As the leaves change colors and fall to the ground, I think to myself how much certainty there is to the seasons and yet opportunities for change. There is certainty to our lives through our sense of security, the people we surround ourselves with and when our experiences meet our expectations. On the other hand, there are opportunities for change when we challenge our beliefs, make adaptations in order to meet new challenges, and when we make efforts to listen in order to understand.
What is your method for deciding what should remain the same and what should change in your relationship? I am noticing in my work with couples that when this question comes up, more often than not there is some sense of resistance to choosing between accepting or adjusting. Both partners enter the relationship with their own vision of what a relationship will look like, And let’s be honest, when there is vision, there are expectations and hopes. What happens when the vision hasn’t come to life? Do we have a willingness to accept a new vision? And do we have that same willingness to make the changes as necessary?
There is a common misconception that others have about my job as a couples therapist. I make it a point to let my clients know that my job is not to keep people together. My job is to hold up a mirror and ask each partner what aspects of the relationship they are willing to accept or adjust. Some couples can feel discouraged or uncomfortable with this question because then they begin to recall their baggage, hurt history, or are still consumed in feeling defensive before honestly answering.
When we get down to it, couples come into therapy with their own set of expectations. I remind couples that since therapy is a process, there are going to be plenty of times where the therapeutic process feels conflicting, disappointing, frustrating as well as sessions that make them feel heard/understood, are insightful and encouraging. Each session is informative to our grand question: “What should we begin to accept and what should we begin to adjust?”
I have the privileged position of trust where I can continue to ask my client’s their “why”. If they can continue to pour energy into their jobs, Netflix binge-watching habits, and other hobbies, why couldn’t they pour energy into bettering themselves and the relationship through accepting and adapting? This is not an easy ask and there are common “thought traps” that accompany this process. I have outlined these “thought traps” below along with some general reframes.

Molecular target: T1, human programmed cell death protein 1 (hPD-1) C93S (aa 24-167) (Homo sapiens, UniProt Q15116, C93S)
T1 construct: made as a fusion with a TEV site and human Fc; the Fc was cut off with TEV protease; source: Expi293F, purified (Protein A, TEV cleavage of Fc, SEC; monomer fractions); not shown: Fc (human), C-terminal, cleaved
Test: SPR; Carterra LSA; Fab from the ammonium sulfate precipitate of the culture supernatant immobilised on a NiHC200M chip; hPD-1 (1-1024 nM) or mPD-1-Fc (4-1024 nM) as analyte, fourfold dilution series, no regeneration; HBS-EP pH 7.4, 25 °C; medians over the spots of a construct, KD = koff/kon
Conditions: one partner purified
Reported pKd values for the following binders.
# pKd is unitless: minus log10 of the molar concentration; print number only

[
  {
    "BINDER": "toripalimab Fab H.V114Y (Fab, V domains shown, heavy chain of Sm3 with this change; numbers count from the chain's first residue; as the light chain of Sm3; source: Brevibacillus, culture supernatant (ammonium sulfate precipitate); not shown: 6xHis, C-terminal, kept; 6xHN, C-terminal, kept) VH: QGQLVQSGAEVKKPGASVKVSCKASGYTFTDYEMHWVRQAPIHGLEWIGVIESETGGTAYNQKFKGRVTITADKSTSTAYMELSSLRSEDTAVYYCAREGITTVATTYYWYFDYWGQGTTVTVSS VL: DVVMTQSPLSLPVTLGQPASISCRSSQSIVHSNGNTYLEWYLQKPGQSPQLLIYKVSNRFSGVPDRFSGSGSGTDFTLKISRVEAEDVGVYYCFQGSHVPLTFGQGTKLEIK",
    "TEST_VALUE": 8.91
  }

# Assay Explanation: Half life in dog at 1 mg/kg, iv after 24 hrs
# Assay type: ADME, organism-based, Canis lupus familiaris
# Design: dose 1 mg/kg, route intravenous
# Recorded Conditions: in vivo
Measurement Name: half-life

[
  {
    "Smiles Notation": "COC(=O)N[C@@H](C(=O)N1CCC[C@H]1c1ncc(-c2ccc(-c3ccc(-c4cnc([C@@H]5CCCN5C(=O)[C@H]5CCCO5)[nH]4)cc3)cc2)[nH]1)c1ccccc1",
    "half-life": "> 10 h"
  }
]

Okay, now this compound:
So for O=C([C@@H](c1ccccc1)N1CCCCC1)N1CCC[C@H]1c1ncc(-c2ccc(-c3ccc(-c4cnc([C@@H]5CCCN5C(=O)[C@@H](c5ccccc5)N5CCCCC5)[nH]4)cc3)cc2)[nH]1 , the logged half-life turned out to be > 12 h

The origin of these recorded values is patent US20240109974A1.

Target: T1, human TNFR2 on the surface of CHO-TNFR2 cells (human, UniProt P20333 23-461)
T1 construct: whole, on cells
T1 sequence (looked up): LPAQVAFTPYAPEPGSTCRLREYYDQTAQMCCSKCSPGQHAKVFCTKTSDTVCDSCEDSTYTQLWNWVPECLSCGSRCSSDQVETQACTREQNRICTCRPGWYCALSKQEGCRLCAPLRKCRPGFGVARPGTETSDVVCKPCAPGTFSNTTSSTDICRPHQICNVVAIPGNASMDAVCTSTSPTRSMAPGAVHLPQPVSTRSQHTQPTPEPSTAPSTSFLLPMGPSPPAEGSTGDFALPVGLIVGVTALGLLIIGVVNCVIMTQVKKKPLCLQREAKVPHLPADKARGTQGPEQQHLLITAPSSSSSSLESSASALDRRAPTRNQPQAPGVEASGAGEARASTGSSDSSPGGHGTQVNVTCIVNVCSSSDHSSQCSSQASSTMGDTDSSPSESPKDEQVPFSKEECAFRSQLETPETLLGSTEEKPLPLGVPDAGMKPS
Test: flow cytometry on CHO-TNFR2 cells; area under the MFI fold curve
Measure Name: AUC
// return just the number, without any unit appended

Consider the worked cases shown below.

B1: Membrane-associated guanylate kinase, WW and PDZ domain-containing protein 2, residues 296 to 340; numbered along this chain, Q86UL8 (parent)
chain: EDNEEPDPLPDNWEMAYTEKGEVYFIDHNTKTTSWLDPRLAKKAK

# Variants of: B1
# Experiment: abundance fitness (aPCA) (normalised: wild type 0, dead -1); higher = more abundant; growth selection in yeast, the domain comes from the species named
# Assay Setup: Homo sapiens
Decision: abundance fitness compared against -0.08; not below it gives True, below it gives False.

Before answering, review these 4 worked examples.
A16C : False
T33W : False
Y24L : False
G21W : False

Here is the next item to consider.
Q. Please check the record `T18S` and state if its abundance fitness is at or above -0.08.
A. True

- What about me? Chances are if you are asking yourself “What about me?” your partner is asking themselves the same thing. Both of you should relieve yourself of this burden and make moves toward your own fulfilment. Your partner does not have a responsibility to keep you happy and fulfilled. They have a choice to be willing to be an active participant but they are only able to do this if ultimately they have a strong sense of self, have a way to fulfill their own needs and aren’t burned out. The same goes for you.
- They aren’t changing, why should I?- Usually when people say this statement, it is coming from a place of resentment and they are met with some options. They can either: continue to speak out of resentment (ultimately unproductive), leave the relationship (this could bring relief/and or regret) or they can begin to make individual changes that they plan to sustain no matter the outcome of the relationship status. If your partner is not making adjustments to meet their own needs let alone the relational needs, why do you allow them to have such a high influence over your own efforts for yourself?
- I’m tired of putting in the work and I’m still not happy in this relationship–You may need to ask yourself why you are still here. I am here to tell you that there are things about every relationship that have the potential to become deal breakers IF both partners are not willing to make a change. If over time you are making these changes and your partner seems to be consumed in resentment, what are they doing about it? Is this their new normal and therefore become a form of certainty? Or do they want to do something about it and find opportunities to heal from it, become closer to you and challenge their way of thinking? This may be that time to begin asking yourself if a more drastic change is needed. This shouldn’t exclude the possibility of walking away from the relationship (after much consideration first, of course).
When I am working with a couple who is unwilling to accept or make changes, it usually is related to a fear as well as misplaced expectations. Think of your relationship as a masterpiece and your current challenges are a canvas. You hold the paintbrush to pick and choose what colors you want your canvas to have and no matter what colors your partner chooses, you choose the ones you feel would ultimately make you proud of your contribution. Sure there are some colors you choose that you find are complimentary to your partner’s but not ALL colors should be chosen or kept based on your partner’s own painting process. Go out there and take advantage of the foliage but outdoors and in your relationship 🙂
Diana Nesko, MS, LCMFT provides couple, family, and individual therapy in our Bethesda, MD office and virtually to clients located in the State of Maryland. Call or email today to set up your first appointment or a complimentary consultation with Diana.